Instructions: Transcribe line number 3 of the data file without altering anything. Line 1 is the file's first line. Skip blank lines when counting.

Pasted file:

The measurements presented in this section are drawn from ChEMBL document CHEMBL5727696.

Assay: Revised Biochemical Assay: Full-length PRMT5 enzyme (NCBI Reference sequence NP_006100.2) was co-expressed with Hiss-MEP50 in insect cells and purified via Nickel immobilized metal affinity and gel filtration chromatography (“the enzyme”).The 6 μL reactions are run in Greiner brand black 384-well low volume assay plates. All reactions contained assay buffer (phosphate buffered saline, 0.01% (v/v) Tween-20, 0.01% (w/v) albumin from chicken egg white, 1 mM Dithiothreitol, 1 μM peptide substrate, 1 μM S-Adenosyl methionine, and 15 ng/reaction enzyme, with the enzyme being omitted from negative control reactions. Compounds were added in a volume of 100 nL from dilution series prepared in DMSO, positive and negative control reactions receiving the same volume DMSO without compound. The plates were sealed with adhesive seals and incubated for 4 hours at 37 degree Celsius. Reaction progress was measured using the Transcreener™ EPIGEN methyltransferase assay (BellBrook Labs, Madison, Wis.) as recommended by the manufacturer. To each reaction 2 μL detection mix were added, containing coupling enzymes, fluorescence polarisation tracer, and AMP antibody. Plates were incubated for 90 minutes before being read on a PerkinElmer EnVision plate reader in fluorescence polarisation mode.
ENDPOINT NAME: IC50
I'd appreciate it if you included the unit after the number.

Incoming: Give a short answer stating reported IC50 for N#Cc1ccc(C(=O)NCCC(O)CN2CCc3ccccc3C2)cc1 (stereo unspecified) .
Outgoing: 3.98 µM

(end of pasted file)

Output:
ENDPOINT NAME: IC50